Symbols are objects, characters, figures, and colors used to represent abstract ideas or concepts.

Yorick’s Skull

In Hamlet, physical objects are rarely used to represent thematic ideas. One important exception is Yorick’s skull, which Hamlet discovers in the graveyard in the first scene of Act V. As Hamlet speaks to the skull and about the skull of the king’s former jester, he fixates on death’s inevitability and the disintegration of the body. He urges the skull to “get you to my lady’s chamber, and tell her, let her paint an inch thick, to this favor she must come”—no one can avoid death (V.i.178–179). He traces the skull’s mouth and says, “Here hung those lips that I have kissed I know not how oft,” indicating his fascination with the physical consequences of death (V.i.174–175). This latter idea is an important motif throughout the play, as Hamlet frequently makes comments referring to every human body’s eventual decay, noting that Polonius will be eaten by worms, that even kings are eaten by worms, and that dust from the decayed body of Alexander the Great might be used to stop a hole in a beer barrel.

Ophelia’s Flowers

When Ophelia begins to act mad in Act IV scene v, she gives flowers to Claudius, Gertrude, Laertes, and keeps some for herself. She names each flower as she hands it out and makes it clear they have specific significance. She gives Laertes rosemary and pansies for “remembrance” and “thoughts,” respectively. Ophelia does not state the significance behind the rest of her flowers, but they would have had cultural connotations attached to them. Gertrude receives fennel and columbines to represent her adultery. Ophelia gives Claudius and herself rue for bitterness and repentance. She also gives Claudius a daisy for innocence and love, showing her innocence is no longer with her, and neither is Hamlet. Finally, she says she would have brought violets, but they all wilted when her father died. Violets could represent faithfulness, meaning she suggests the faith or goodness of Denmark was corrupted with Polonius’s murder. Conversely, violets could indicate her own virtue and modesty, implying that with Polonius’s death, Ophelia has lost all adherence to the social norms of her day. Although Ophelia is perceived to be insane by the other characters, her particular choices of flowers give accurate and stinging reproaches to each of them, indicating she may not be as mad as she seems.

Just two scenes later, Ophelia drowns bedecked in flowers as she would have been at her wedding or her funeral. However, Ophelia does not get a wedding because Hamlet spurns her, and her funeral is not allowed the proper ceremonial attention because her death is ruled as a suicide. The flowers she wears, just like the flowers she gives away, are a reproach as well as a symbol of innocence. They heighten the tragedy of the play by reminding the other characters and the audience that Ophelia should have been a young girl, perhaps a bride, and certainly celebrated in death. They are a poignant reminder of all that is taken from her, and from Denmark, by the delay and perversion of justice.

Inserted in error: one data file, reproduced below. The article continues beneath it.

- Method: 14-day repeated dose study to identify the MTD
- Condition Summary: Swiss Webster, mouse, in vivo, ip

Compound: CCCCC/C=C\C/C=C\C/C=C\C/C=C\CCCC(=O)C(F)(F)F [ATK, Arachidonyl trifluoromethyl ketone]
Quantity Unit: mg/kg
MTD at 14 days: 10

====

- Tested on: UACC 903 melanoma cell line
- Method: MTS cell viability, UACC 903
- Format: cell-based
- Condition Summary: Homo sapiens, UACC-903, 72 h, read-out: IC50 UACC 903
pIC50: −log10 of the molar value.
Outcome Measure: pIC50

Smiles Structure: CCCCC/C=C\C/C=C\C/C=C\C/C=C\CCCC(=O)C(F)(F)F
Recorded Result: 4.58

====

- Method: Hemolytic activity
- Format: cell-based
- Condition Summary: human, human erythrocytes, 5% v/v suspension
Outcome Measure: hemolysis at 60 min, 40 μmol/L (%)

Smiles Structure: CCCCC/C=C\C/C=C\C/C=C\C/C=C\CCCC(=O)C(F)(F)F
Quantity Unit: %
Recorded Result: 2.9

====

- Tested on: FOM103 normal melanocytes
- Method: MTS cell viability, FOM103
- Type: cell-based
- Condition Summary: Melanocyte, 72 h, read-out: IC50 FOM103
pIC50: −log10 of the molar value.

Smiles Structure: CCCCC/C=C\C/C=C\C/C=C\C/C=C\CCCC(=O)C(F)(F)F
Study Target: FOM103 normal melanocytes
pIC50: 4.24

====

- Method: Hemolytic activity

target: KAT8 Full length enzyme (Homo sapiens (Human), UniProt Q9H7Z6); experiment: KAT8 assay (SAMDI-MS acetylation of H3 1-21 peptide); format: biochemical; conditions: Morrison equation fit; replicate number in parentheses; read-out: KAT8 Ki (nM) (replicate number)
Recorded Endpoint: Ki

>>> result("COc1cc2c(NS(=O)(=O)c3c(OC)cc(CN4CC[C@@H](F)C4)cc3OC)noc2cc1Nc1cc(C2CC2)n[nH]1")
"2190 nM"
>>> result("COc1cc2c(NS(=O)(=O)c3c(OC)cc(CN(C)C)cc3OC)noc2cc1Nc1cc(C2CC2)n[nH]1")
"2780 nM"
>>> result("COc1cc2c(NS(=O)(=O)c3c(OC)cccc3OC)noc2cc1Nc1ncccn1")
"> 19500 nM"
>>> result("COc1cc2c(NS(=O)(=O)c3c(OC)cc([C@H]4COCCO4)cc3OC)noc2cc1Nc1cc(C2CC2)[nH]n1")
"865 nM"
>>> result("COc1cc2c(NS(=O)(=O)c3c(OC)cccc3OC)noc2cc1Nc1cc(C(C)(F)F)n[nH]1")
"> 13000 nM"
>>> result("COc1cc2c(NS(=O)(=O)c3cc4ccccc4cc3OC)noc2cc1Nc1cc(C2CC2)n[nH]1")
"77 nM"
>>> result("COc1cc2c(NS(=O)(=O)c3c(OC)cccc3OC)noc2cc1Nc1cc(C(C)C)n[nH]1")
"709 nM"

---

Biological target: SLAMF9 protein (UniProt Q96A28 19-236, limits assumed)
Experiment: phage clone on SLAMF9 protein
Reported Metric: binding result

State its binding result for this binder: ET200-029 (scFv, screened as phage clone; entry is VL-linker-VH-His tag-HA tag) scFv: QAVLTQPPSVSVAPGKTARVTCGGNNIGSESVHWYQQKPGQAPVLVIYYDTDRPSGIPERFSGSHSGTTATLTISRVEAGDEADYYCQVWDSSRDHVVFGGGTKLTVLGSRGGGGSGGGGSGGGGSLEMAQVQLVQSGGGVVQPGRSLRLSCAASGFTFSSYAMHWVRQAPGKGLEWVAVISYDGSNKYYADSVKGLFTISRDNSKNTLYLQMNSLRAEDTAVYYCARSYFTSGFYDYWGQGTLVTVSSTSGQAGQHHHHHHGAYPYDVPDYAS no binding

Hamlet’s Clothing

Hamlet’s black clothing symbolizes his grief over his father’s death. Just mere months after King Hamlet’s passing, Claudius and Gertrude feel Hamlet casts unnecessary gloom on the palace, so they ask him to cheer up, or at the very least change out of his dark clothes. Hamlet refuses, saying that his clothes only represent a small part of his true grief. Hamlet makes it clear from the beginning that what he wears is a direct insight into his state of mind.

Perhaps more accurately, Hamlet uses his clothes to create an impression of his state of mind. He is genuinely in a state of grief throughout the play, and that grief serves to set him apart from the rest of the palace who have accepted Claudius as king and move forward. Hamlet rebels by continuing to express his grief and thereby remind the palace who once sat on the throne.

In Act II scene i, Hamlet changes his clothes to create a very different idea of his mental state. Ophelia tells Polonius that Hamlet showed up to her room in a state of disarray and partial undress. She describes the way Hamlet grabbed her, stared wildly at her, and left, leaving her confused and frightened. This scene comes just after Hamlet tells Horatio his plan to avenge his father includes acting as if he has lost his mind to disguise his true intentions. Hamlet’s actions in Ophelia’s room certainly make him look unbalanced, but Ophelia first notices something is wrong by the disheveled state of his clothes. Once again, Hamlet uses his wardrobe to send a message about his internal state.

The play leaves ambiguity about Hamlet’s sanity, whether he is merely acting or if he genuinely loses touch with reality. Similarly, his clothes serve the dual function of representing Hamlet’s choice to represent himself a certain way and giving an actual reflection of his mind. He does mourn his father’s death, and he makes a show of that mourning. He puts on the costume of a man out of his wits, and he seems to really lose his grip on his sanity.